'I got tired of feeling bad' Rowan man loses 120 pounds in less than a year
By Steve Huffman
Brian Morrow makes no bones about it. A year ago, he was feeling downright lousy.
“You have no idea how miserable I was,” he said. “I felt terrible.”
Morrow’s problem was his weight. Specifically, he was too big, way too big.
By just about anyone’s definition, Morrow, 29, is a large guy, standing 6-foot-8. When he was a sophomore at East Rowan High School, he already weighed 268 pounds.
By the end of last July, Morrow’s weight had soared to 408 pounds. His doctor warned him he was going to soon do himself long-term physical damage if he didn’t slim down.
But that’s not what prompted Morrow to do something about his situation. It was the way he felt about himself.
“I just got tired of looking at myself in the mirror,” Morrow said. “I got tired of feeling bad every day.”
And so he changed his way of living, in the process changing his eating and exercise habits. Morrow gave up his late-night pizza and greatly curtailed his carousing.
Nowadays, it’s not unusual for him to work out two hours a day at the J.F. Hurley YMCA, hitting the treadmill for an hour or more at a time, then lifting weights for an equal duration.
Today, he weighs 288 pounds, still not skinny, but a drop of 120 pounds from his all-time high. Morrow’s plan is to be back to 268 pounds (his 10th-grade weight, remember) by July 4.
“Some people don’t even recognize me,” Morrow admitted. “Sometimes, I’ll shake hands with someone I’ve known for years and it’ll take a few minutes before it dawns on them who I am.”
Morrow said his diet has done more than change his physical appearance. It has also, he said, helped him change his attitude about himself and even played a role in his newfound spiritual growth.
Morrow is now a regular at Salisbury Christian Fellowship, where, he said, the Rev. Don Vess, the pastor, has played a part in helping him stick to his diet. Vess, he said, has reminded him that God wants us all to be healthy and our bodies are, after all, the Lord’s temple.
“The Lord has really been working on Brian’s heart,” Vess said. “He’s come a long ways, but he’s still a work in progress.”
Vess said he and Morrow met at the YMCA where they were both working out. They’d chat and visit between huffing and puffing. Vess said that for a good while, Morrow didn’t know he was a minister.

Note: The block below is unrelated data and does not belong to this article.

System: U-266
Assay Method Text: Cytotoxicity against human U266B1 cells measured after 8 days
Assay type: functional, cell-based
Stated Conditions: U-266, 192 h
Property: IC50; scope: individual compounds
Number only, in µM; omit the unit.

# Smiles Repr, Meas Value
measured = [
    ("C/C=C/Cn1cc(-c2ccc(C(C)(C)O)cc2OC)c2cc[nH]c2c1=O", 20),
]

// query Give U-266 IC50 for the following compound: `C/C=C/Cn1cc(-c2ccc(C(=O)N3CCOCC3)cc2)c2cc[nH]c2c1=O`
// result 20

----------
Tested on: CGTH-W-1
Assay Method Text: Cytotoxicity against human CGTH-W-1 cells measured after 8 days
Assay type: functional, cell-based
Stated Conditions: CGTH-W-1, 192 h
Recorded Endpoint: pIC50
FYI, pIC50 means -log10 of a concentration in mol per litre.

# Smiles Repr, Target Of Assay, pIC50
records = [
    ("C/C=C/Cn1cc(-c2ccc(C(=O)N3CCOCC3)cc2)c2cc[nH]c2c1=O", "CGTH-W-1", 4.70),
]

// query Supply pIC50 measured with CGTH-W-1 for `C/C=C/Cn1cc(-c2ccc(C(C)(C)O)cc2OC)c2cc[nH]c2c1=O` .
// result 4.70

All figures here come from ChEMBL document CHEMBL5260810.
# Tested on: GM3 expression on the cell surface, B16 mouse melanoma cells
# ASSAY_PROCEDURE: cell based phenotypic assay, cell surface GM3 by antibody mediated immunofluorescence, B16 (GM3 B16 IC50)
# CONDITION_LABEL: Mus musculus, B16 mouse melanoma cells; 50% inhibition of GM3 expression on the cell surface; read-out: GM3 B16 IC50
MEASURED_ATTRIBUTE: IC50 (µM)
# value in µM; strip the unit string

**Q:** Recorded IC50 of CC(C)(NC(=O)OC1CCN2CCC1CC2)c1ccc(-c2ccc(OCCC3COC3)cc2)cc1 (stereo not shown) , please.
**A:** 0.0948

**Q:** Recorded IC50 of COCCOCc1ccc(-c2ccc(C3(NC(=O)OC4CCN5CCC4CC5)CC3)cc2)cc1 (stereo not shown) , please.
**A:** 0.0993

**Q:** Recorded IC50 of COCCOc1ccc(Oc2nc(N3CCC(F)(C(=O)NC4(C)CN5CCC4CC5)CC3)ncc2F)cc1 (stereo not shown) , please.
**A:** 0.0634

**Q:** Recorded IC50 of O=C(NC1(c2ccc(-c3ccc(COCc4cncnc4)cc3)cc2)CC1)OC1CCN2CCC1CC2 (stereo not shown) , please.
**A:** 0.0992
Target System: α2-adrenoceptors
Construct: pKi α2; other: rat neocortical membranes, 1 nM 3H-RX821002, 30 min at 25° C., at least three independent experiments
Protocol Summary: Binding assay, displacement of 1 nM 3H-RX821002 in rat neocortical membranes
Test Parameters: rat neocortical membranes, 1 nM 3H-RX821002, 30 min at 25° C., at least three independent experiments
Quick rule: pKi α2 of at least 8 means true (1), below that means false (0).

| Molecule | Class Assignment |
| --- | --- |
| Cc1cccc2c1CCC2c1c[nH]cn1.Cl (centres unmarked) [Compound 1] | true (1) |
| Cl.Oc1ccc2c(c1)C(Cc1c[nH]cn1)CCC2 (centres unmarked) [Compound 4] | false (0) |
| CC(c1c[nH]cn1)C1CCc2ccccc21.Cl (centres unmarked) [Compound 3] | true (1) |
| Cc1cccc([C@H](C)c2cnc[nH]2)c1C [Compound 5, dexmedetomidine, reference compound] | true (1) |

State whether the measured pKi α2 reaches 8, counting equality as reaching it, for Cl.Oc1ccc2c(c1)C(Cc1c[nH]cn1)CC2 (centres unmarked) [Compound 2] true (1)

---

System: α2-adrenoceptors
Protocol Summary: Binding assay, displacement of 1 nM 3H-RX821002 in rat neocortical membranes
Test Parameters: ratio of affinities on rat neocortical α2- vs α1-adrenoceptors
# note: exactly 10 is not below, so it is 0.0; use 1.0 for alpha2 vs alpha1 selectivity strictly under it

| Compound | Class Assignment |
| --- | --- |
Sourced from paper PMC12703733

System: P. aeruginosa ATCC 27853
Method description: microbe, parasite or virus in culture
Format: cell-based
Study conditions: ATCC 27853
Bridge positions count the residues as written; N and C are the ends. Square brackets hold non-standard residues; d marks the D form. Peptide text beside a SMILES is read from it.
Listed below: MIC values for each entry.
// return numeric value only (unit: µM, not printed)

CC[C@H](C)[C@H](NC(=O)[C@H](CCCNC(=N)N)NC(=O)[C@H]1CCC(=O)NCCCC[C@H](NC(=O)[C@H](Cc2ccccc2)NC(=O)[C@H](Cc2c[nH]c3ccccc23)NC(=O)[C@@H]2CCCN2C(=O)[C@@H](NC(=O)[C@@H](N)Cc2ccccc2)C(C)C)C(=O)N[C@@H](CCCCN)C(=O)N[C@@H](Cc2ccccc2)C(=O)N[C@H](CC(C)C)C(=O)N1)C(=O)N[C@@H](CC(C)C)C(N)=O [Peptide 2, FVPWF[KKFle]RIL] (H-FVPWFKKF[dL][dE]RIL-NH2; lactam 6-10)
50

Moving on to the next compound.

“He was a big fellow when we met,” Vess said. “He’s slimmed down considerably since then. He’s still got a ways to go, but by the grace of God, he’s going to get there.”
Morrow graduated from East Rowan in 1998. He was a member of the school’s basketball team, but admitted he never reached his potential.
“I was never in shape,” he said. “I never took it seriously enough.”
Morrow’s weight topped 300 pounds not long after graduation and stayed in that vicinity for years. He said that about four years ago he tore a ligament in his knee.
Never the most active sort to begin with, Morrow’s weight ballooned as a result of his inactivity.
“I just kept eating like I’d been eating when I was working,” he said.
It was last July 27 that Morrow finally decided to do something about his weight. He changed his eating habits and started visiting the YMCA. He credits Chris Foster, one of the Y’s employees, for helping him with his weight loss.
“He’s an unreal guy,” Morrow said of Foster. “He got me eating right, working out right.”
Initially, the weight came off in a hurry. Morrow said he dropped about 80 pounds in his first six or seven months of dieting. He said that once he reached about 320 pounds, the weight-loss slowed, but he’s continuing to lose at a rate of about 15 pounds a month.
Morrow’s pants used to measure 48 inches in the waist. Now they measure 38 inches.
“It’s not work any more,” Morrow said of his daily workouts. “It’s become a part of my life.”
He’s planning to pursue a degree in psychology at Rowan-Cabarrus Community College and eventually go into counseling.
“I want to work with youth,” Morrow said. “I thought my story might be a motivation to others.”